Sunday, August 12, 2007

A year in the USA

Aug 7th was the anniversary of my landing in the United States. It was a year that was quick.

A year of staying away from home. A year of tasting my own broth, cooking Cauliflowers, Tomatoes or Capsicums in a one-method-for-all manner, with obviously mixed results. A year of dollars, quarters, dimes and cents. A year of watching some great movies, courtesy the university library and Netflix. A year of making the transition from studying Computer Science to studying Human Computer Interaction Design. Consequently, a year of design projects and group meetings, a year of romanticizing the idea of being a “Designer” (a wonderful notion that really made my days at times) and sometimes living it. And as with other years, a year of some hopes dashed, and some made.

I had the idea that at the end of the year I would write about the changes that I underwent in the year, and have been thinking about what might have changed in the way I see or do things. Here they are.

One. I have an opinion about everything, or at least I can form one quickly enough. And more importantly, I am more prone to say it now than I was a year back. I was at the contemporary art museum in Denver, trying to tell myself I was more than a philistine. The woman at the counter asked me friendly, “So what did you think about the exhibit?”. “I didn’t make much of it myself, the brochure helped though”, I said rather haughtily, to my own surprise and embarrassment.

I guess it takes longer than a year to shed off your philistine-ness. I’ve been trying hard though, having been at two art fairs, two times to the Denver Art Museum and once to the contemporary art museum (which had only that one exhibit) all in this summer. And considering that I finished the book I was reading on my flight to the USA, J.M.Coetzee’s Youth, on my flight to Denver (that’s over a period of nine months), I have to be more focused if I am indeed to progress beyond philistine-ness (Is that a proper word? To my credit, I finished Arundhati Roy’s The God of small things within a month this Summer, and consequently I have taken a fascination for made-up words, which she makes use of to great effect). Interestingly, Youth is about a young South African who thinks about being a poet, but doesn't make the effort to write. There might be a lesson to take there.

Two. I can talk a little more about myself in conversations. Looking at all the “I”s here, I guess that’s a little more than obvious.

Three. I am less shy to ask for help. “They’ll think I am being nice since I want help”, I would say to myself usually. Now I deliberate a little lesser, I just call or ask.

Four. I might have a better sense of humor. Thinking back, if it were now, my response would have been a little different to the stupid joke one of my classmates at the IIIT played on me. He drew a woman’s breast and asked me what it was. I said “a W with two dots in it”, appalled. I guess I would take it as a joke now, and smile. Probably.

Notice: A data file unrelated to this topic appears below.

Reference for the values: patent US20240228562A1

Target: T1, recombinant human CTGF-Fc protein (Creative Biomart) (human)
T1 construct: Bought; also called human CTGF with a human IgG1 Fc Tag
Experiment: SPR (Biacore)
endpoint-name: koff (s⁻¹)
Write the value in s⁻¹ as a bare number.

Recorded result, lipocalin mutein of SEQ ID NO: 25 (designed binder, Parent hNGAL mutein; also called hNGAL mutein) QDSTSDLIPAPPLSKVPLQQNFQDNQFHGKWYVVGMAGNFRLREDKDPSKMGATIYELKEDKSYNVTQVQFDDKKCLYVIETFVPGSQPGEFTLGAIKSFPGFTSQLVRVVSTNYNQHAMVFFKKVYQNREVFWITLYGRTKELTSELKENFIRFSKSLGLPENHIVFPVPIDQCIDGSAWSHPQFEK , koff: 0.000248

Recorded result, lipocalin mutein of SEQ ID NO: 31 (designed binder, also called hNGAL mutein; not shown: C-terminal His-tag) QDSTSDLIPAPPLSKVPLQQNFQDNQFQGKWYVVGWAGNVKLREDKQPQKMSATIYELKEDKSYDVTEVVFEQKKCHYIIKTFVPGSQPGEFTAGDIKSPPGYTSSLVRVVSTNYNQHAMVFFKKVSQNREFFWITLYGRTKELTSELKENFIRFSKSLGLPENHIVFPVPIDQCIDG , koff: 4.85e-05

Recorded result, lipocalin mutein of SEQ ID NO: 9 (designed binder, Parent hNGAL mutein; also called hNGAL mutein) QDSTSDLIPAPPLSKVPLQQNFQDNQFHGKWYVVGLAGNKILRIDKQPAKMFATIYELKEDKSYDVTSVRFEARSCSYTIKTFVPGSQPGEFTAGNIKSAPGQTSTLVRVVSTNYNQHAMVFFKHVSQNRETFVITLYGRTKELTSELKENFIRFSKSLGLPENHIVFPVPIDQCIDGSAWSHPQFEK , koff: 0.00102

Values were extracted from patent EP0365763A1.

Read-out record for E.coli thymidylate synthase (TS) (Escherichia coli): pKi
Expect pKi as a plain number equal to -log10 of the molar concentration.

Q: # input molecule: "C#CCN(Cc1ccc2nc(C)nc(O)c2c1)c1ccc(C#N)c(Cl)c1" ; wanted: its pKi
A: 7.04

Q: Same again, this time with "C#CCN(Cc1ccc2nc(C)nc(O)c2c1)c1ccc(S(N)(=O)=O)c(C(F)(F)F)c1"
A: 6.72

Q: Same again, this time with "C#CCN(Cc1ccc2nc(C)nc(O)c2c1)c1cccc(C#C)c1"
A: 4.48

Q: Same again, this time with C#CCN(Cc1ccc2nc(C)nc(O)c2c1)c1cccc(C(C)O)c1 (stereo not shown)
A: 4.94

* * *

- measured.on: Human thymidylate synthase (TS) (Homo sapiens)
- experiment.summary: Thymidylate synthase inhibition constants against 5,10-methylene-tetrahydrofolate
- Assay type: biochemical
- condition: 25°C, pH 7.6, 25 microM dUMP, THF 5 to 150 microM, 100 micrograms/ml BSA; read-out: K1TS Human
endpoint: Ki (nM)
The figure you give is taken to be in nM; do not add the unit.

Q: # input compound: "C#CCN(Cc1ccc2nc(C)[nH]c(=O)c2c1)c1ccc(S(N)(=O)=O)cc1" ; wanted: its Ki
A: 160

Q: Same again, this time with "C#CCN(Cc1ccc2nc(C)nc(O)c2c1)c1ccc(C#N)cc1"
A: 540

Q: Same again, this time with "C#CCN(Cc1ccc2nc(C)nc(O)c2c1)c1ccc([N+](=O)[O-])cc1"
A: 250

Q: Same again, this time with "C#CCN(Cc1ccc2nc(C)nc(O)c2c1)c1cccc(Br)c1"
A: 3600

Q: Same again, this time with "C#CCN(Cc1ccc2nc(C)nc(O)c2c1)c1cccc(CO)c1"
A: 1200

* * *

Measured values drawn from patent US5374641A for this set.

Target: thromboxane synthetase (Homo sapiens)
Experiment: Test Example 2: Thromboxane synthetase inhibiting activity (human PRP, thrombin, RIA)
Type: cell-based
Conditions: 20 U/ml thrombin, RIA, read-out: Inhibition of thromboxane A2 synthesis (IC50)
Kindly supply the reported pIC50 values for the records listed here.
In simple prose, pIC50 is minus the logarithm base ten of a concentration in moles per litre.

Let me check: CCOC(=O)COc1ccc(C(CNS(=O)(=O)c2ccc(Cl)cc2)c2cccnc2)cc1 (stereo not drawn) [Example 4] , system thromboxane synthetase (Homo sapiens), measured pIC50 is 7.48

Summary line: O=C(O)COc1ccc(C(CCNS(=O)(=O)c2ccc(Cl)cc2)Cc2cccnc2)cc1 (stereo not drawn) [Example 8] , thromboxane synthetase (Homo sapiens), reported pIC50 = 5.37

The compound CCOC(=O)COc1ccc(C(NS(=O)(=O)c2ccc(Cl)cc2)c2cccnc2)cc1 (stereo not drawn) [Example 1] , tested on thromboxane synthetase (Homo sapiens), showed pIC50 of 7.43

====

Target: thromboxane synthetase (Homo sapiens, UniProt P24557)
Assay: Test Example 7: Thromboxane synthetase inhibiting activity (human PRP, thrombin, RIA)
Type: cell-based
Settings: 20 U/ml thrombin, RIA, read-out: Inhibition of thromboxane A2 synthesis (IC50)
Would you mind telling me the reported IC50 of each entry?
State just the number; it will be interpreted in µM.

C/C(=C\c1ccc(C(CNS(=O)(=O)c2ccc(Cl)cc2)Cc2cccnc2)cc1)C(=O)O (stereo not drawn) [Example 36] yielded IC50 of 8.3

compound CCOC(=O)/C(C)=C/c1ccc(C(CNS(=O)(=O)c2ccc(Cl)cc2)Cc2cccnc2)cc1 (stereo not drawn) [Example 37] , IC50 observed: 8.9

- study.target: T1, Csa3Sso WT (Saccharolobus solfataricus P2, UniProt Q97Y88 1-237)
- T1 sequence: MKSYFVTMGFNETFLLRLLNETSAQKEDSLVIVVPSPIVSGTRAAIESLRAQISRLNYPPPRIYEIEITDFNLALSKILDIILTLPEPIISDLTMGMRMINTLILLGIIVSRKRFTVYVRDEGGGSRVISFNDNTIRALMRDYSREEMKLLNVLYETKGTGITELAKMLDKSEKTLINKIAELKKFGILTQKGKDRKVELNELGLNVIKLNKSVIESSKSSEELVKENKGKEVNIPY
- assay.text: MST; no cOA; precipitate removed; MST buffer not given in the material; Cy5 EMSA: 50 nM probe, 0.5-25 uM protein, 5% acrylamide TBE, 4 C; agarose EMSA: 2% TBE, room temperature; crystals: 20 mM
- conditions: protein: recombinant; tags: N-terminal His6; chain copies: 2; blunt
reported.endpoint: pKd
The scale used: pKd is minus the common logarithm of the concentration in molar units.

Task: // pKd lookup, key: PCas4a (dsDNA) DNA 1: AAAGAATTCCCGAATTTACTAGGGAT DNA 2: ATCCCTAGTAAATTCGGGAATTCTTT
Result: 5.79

Five. I have no qualms about eating food while walking on the road, or drinking Coca Cola in the classroom. A year ago, I had the now strange seeming idea that either was inappropriate.

And Six. I might have an accent. I guess making fun of people who can’t speak their mother tongue properly after a stint abroad, has some side effects.

But when you meet me, if I come across as having exaggerated these changes, attribute it to my effort to make my writing interesting, or to having put on an act to have you say the rather nice “You haven’t changed”.

Sunday, June 24, 2007

Denver Diary

It's been a month and ten days since I set foot in Denver. It's definitely been an interesting experience. I must say life when you're working full time, is very different.

The company I work for has five employees, including myself. We're all Indian, and that has meant that I've had very few conversations with Americans. My little rendezvous (I just learnt the word has its plural spelled the same way, but pronounced differently, interesting.) with people behind the counters at shops, has left me, undeservedly so for Denverites, with mixed feelings about their friendliness. Sometimes they were rude, sometimes they were very friendly. Undeservedly, because I guess people behind the counters can't be real people: at Starbucks they'll always be warm because I hear they can lose their jobs if they aren't (but I wouldn't discount that it's difficult being so).

On my street for over a mile, there're many automobile related shops: car parts, car washes and the like, but no supermarkets, which is wonderful considering that I can't drive, and don't have a car. There's a grocery shop opposite my apartment run by a family from Pakistan , where I get some things, but not all (another reduced opportunity to talk with an American, but the family is friendly and helpful).

It's a little strange to be living in the United States, and interacting only with Indians for the most part. Not that that's bad, but I think part of the interesting thing about being in another country is to interact and make friends with the people there. So my interactions, being in the workplace, concern javascript, html and the like. Some other interactions happen on the way to work and back home also with people from the office. The company is only a ten minute walk away, so these conversations are short, but thankfully about other things, and I must admit I do look forward to these conversations.